Expat Ministries in Russia

An article by Ilana Ozernoy in a recent (December 26, 2005) U.S. News & World Report offers an outsiders view of American evangelical efforts in Eastern Russian.  Among other things, it states, “The ex-pat evangelical community itself is largely fractured.  Missionaries seldom mix with other Americans for fear of becoming more visible or being lumped with an offending denomination.”  The article is well written and provides plenty of background and observations, including interviews with evangelists “in the field”.  Still, I am left wanting to know the views of more people on the inside.  I ask those now involved in the effort to bring effective religious practice to the people of the fallen Soviet Bloc, or those who have experienced it for themselves, to chime in with their views and observations.

The article also says, “Post-Soviet Russia is a country caught in a spiritual crisis and afflicted by physical decay.”  My experience in talking with young people who have spent time as missionaries in that part of the world is that the Soviet era left the people suspicious, untrusting, and existential.  Not exactly fertile soil for faith.  But the churches continue to grow.  The initial rush of curious converts has faded, and now comes the laying of religoius foundations for coming generations.  How goes it?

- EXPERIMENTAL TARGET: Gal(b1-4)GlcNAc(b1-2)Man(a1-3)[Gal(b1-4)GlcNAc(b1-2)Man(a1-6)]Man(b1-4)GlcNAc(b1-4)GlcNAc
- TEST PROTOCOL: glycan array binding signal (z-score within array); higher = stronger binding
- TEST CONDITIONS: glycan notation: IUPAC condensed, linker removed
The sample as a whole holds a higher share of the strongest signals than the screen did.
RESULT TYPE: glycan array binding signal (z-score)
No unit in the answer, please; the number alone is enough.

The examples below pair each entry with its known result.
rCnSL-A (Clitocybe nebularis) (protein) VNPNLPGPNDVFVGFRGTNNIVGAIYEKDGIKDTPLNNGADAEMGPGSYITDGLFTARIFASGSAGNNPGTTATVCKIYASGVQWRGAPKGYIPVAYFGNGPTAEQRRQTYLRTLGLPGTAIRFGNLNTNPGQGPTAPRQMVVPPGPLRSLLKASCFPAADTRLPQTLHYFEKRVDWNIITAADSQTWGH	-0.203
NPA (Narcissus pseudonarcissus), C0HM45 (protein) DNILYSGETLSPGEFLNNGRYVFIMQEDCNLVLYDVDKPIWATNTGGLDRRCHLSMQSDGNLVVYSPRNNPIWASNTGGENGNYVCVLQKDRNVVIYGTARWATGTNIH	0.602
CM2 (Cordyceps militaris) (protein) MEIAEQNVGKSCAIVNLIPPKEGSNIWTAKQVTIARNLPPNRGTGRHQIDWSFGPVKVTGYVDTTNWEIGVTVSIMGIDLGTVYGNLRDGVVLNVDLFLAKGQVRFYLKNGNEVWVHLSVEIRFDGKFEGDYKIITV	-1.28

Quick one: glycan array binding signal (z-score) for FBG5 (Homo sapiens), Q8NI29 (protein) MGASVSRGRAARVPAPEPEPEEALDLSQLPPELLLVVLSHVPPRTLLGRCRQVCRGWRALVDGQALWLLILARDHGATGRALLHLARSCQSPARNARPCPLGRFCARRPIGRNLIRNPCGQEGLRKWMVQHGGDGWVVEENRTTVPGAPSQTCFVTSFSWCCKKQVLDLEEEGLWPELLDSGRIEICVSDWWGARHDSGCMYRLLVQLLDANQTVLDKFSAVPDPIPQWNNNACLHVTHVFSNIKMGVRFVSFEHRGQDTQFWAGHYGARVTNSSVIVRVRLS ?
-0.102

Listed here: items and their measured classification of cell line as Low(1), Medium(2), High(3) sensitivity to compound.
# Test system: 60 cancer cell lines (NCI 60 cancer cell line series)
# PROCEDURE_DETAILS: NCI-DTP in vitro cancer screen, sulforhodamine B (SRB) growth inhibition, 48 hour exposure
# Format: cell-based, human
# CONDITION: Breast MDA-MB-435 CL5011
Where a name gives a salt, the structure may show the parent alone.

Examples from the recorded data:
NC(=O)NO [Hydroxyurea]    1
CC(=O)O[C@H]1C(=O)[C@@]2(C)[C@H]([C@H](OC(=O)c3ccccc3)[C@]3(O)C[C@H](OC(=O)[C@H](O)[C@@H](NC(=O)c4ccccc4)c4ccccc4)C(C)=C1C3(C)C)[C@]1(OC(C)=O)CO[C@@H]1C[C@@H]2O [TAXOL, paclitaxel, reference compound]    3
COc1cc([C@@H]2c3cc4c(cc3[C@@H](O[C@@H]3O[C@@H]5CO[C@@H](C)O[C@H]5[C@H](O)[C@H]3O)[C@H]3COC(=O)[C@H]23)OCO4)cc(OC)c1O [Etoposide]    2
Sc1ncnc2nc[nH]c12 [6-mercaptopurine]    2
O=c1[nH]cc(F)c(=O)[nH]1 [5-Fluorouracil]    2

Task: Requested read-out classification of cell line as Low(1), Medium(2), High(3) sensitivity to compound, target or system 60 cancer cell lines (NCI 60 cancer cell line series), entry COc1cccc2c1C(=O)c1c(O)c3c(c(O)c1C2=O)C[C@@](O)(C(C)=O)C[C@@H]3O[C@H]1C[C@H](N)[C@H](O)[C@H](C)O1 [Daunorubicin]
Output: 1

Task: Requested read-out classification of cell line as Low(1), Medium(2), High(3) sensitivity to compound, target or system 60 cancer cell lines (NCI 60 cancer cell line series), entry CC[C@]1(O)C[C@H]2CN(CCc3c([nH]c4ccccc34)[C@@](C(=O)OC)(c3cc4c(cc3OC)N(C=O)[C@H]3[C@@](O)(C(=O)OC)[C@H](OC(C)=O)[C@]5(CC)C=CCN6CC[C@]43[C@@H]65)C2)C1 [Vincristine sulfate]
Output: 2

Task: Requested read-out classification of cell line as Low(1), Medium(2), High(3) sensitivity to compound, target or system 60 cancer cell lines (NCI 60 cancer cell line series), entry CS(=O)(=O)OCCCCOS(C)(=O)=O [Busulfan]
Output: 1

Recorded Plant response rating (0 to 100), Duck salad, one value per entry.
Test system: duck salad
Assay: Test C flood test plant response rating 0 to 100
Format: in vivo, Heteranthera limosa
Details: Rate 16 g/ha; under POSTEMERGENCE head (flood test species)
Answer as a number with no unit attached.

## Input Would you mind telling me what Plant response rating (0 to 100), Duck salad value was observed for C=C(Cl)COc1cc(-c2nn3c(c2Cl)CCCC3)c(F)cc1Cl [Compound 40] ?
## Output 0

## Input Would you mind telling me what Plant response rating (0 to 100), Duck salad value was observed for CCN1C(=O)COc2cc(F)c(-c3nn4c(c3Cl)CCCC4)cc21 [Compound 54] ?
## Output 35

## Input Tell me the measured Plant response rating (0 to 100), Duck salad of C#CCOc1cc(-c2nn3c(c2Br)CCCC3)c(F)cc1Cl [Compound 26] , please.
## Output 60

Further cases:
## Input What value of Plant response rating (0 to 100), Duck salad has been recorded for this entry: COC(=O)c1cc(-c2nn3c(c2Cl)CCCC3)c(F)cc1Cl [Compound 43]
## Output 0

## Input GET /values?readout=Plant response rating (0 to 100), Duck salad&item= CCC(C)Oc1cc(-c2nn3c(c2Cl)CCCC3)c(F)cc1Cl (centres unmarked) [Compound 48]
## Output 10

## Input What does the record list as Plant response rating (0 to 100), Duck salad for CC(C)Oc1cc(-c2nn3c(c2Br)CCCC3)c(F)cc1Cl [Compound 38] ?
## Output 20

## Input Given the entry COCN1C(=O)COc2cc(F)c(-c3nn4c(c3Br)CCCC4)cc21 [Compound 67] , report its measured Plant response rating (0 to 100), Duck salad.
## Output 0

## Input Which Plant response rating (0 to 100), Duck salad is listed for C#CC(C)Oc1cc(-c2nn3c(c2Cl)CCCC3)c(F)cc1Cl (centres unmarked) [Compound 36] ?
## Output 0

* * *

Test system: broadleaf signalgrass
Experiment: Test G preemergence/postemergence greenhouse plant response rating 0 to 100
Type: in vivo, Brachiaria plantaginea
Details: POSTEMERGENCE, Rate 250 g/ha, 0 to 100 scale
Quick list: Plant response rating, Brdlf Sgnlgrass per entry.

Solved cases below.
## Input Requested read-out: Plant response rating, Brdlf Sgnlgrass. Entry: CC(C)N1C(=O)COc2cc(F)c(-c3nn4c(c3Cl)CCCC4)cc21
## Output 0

I appreciated Ms. Ozernoy’s descriptions of the ups and downs of expat life in Eastern Russian.  Except for some government interference and the expected difficulty of the work, the experience appears to have been a positive one thus far for the few sources quoted in the article.  I hope more voices will join the report here.

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